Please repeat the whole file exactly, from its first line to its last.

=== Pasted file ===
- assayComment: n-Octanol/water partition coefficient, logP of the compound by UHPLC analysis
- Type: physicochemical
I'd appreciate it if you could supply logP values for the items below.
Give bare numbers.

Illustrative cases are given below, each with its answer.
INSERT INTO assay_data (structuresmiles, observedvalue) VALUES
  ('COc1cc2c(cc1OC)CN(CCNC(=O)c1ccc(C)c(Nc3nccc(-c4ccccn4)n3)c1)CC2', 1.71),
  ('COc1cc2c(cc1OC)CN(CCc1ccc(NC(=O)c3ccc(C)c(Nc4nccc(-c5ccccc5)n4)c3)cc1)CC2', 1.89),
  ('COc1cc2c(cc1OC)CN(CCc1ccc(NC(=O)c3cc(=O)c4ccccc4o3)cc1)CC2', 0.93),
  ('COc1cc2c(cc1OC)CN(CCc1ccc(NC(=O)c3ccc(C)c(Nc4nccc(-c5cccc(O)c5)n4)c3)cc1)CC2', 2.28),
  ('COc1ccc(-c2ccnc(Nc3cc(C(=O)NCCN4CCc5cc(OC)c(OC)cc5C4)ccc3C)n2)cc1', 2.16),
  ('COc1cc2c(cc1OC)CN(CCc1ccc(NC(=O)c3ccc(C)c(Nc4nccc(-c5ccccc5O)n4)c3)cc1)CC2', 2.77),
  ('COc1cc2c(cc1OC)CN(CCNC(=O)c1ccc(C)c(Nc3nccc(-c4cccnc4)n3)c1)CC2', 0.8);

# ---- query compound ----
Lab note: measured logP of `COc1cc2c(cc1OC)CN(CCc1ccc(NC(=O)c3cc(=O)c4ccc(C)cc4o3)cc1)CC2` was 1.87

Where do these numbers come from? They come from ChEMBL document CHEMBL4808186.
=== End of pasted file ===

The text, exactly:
- assayComment: n-Octanol/water partition coefficient, logP of the compound by UHPLC analysis
- Type: physicochemical
I'd appreciate it if you could supply logP values for the items below.
Give bare numbers.

Illustrative cases are given below, each with its answer.
INSERT INTO assay_data (structuresmiles, observedvalue) VALUES
  ('COc1cc2c(cc1OC)CN(CCNC(=O)c1ccc(C)c(Nc3nccc(-c4ccccn4)n3)c1)CC2', 1.71),
  ('COc1cc2c(cc1OC)CN(CCc1ccc(NC(=O)c3ccc(C)c(Nc4nccc(-c5ccccc5)n4)c3)cc1)CC2', 1.89),
  ('COc1cc2c(cc1OC)CN(CCc1ccc(NC(=O)c3cc(=O)c4ccccc4o3)cc1)CC2', 0.93),
  ('COc1cc2c(cc1OC)CN(CCc1ccc(NC(=O)c3ccc(C)c(Nc4nccc(-c5cccc(O)c5)n4)c3)cc1)CC2', 2.28),
  ('COc1ccc(-c2ccnc(Nc3cc(C(=O)NCCN4CCc5cc(OC)c(OC)cc5C4)ccc3C)n2)cc1', 2.16),
  ('COc1cc2c(cc1OC)CN(CCc1ccc(NC(=O)c3ccc(C)c(Nc4nccc(-c5ccccc5O)n4)c3)cc1)CC2', 2.77),
  ('COc1cc2c(cc1OC)CN(CCNC(=O)c1ccc(C)c(Nc3nccc(-c4cccnc4)n3)c1)CC2', 0.8);

# ---- query compound ----
Lab note: measured logP of `COc1cc2c(cc1OC)CN(CCc1ccc(NC(=O)c3cc(=O)c4ccc(C)cc4o3)cc1)CC2` was 1.87

Where do these numbers come from? They come from ChEMBL document CHEMBL4808186.